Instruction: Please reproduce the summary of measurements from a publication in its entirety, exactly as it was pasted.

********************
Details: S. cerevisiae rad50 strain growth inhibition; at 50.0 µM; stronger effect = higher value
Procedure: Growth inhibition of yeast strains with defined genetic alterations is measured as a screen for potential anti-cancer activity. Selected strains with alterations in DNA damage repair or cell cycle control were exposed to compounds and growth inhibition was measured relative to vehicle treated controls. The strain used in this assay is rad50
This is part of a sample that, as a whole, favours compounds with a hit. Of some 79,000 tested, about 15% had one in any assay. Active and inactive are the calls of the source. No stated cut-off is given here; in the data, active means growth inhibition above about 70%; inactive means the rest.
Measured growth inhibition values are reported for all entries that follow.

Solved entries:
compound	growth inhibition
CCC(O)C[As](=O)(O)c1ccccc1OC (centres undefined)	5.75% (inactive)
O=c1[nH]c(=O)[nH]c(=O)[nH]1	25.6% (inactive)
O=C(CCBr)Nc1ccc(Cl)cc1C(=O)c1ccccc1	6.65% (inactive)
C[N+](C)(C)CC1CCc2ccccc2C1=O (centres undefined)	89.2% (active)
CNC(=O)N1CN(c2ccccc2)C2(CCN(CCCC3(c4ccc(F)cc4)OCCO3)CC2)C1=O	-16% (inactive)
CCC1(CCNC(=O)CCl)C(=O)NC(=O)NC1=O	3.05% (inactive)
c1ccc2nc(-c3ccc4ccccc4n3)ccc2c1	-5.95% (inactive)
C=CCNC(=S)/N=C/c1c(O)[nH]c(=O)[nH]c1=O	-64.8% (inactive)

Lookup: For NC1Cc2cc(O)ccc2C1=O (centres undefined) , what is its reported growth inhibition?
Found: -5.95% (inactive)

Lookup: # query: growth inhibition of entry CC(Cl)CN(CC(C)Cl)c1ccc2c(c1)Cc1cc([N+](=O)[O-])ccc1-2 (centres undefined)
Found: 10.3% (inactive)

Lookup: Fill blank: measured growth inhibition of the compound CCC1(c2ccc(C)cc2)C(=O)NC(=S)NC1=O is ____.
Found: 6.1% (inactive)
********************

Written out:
Details: S. cerevisiae rad50 strain growth inhibition; at 50.0 µM; stronger effect = higher value
Procedure: Growth inhibition of yeast strains with defined genetic alterations is measured as a screen for potential anti-cancer activity. Selected strains with alterations in DNA damage repair or cell cycle control were exposed to compounds and growth inhibition was measured relative to vehicle treated controls. The strain used in this assay is rad50
This is part of a sample that, as a whole, favours compounds with a hit. Of some 79,000 tested, about 15% had one in any assay. Active and inactive are the calls of the source. No stated cut-off is given here; in the data, active means growth inhibition above about 70%; inactive means the rest.
Measured growth inhibition values are reported for all entries that follow.

Solved entries:
compound	growth inhibition
CCC(O)C[As](=O)(O)c1ccccc1OC (centres undefined)	5.75% (inactive)
O=c1[nH]c(=O)[nH]c(=O)[nH]1	25.6% (inactive)
O=C(CCBr)Nc1ccc(Cl)cc1C(=O)c1ccccc1	6.65% (inactive)
C[N+](C)(C)CC1CCc2ccccc2C1=O (centres undefined)	89.2% (active)
CNC(=O)N1CN(c2ccccc2)C2(CCN(CCCC3(c4ccc(F)cc4)OCCO3)CC2)C1=O	-16% (inactive)
CCC1(CCNC(=O)CCl)C(=O)NC(=O)NC1=O	3.05% (inactive)
c1ccc2nc(-c3ccc4ccccc4n3)ccc2c1	-5.95% (inactive)
C=CCNC(=S)/N=C/c1c(O)[nH]c(=O)[nH]c1=O	-64.8% (inactive)

Lookup: For NC1Cc2cc(O)ccc2C1=O (centres undefined) , what is its reported growth inhibition?
Found: -5.95% (inactive)

Lookup: # query: growth inhibition of entry CC(Cl)CN(CC(C)Cl)c1ccc2c(c1)Cc1cc([N+](=O)[O-])ccc1-2 (centres undefined)
Found: 10.3% (inactive)

Lookup: Fill blank: measured growth inhibition of the compound CCC1(c2ccc(C)cc2)C(=O)NC(=S)NC1=O is ____.
Found: 6.1% (inactive)